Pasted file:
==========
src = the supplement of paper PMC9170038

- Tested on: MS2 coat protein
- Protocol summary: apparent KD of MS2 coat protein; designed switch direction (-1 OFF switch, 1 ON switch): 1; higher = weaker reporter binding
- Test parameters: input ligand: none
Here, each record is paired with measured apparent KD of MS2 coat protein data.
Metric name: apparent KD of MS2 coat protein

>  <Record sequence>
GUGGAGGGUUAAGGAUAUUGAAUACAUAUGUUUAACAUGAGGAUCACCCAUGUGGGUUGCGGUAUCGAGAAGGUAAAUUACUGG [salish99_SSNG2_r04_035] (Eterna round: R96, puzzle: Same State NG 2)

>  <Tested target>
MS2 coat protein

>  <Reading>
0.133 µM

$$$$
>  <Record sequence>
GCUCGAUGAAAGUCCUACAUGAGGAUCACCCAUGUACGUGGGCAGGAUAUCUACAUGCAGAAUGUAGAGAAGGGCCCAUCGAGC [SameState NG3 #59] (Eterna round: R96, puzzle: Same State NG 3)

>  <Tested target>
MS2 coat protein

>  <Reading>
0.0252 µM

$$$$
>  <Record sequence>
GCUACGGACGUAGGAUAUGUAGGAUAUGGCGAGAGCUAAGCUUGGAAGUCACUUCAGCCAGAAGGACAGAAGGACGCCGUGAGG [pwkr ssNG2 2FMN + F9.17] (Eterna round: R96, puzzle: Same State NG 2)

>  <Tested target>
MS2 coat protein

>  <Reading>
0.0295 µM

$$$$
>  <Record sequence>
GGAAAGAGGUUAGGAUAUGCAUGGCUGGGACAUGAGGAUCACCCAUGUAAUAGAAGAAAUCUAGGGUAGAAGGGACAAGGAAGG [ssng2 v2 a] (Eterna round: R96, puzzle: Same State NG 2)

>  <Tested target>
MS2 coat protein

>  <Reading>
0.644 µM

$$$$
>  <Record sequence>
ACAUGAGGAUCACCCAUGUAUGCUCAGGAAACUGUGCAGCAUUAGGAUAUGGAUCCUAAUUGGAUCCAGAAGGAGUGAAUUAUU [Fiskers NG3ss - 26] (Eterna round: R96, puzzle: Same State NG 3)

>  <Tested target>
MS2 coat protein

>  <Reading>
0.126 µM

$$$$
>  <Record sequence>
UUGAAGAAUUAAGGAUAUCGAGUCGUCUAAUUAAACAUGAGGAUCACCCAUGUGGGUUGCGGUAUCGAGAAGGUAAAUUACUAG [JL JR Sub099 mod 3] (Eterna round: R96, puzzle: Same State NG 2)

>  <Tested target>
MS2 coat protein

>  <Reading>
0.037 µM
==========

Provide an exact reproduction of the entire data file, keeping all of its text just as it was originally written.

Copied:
src = the supplement of paper PMC9170038

- Tested on: MS2 coat protein
- Protocol summary: apparent KD of MS2 coat protein; designed switch direction (-1 OFF switch, 1 ON switch): 1; higher = weaker reporter binding
- Test parameters: input ligand: none
Here, each record is paired with measured apparent KD of MS2 coat protein data.
Metric name: apparent KD of MS2 coat protein

>  <Record sequence>
GUGGAGGGUUAAGGAUAUUGAAUACAUAUGUUUAACAUGAGGAUCACCCAUGUGGGUUGCGGUAUCGAGAAGGUAAAUUACUGG [salish99_SSNG2_r04_035] (Eterna round: R96, puzzle: Same State NG 2)

>  <Tested target>
MS2 coat protein

>  <Reading>
0.133 µM

$$$$
>  <Record sequence>
GCUCGAUGAAAGUCCUACAUGAGGAUCACCCAUGUACGUGGGCAGGAUAUCUACAUGCAGAAUGUAGAGAAGGGCCCAUCGAGC [SameState NG3 #59] (Eterna round: R96, puzzle: Same State NG 3)

>  <Tested target>
MS2 coat protein

>  <Reading>
0.0252 µM

$$$$
>  <Record sequence>
GCUACGGACGUAGGAUAUGUAGGAUAUGGCGAGAGCUAAGCUUGGAAGUCACUUCAGCCAGAAGGACAGAAGGACGCCGUGAGG [pwkr ssNG2 2FMN + F9.17] (Eterna round: R96, puzzle: Same State NG 2)

>  <Tested target>
MS2 coat protein

>  <Reading>
0.0295 µM

$$$$
>  <Record sequence>
GGAAAGAGGUUAGGAUAUGCAUGGCUGGGACAUGAGGAUCACCCAUGUAAUAGAAGAAAUCUAGGGUAGAAGGGACAAGGAAGG [ssng2 v2 a] (Eterna round: R96, puzzle: Same State NG 2)

>  <Tested target>
MS2 coat protein

>  <Reading>
0.644 µM

$$$$
>  <Record sequence>
ACAUGAGGAUCACCCAUGUAUGCUCAGGAAACUGUGCAGCAUUAGGAUAUGGAUCCUAAUUGGAUCCAGAAGGAGUGAAUUAUU [Fiskers NG3ss - 26] (Eterna round: R96, puzzle: Same State NG 3)

>  <Tested target>
MS2 coat protein

>  <Reading>
0.126 µM

$$$$
>  <Record sequence>
UUGAAGAAUUAAGGAUAUCGAGUCGUCUAAUUAAACAUGAGGAUCACCCAUGUGGGUUGCGGUAUCGAGAAGGUAAAUUACUAG [JL JR Sub099 mod 3] (Eterna round: R96, puzzle: Same State NG 2)

>  <Tested target>
MS2 coat protein

>  <Reading>
0.037 µM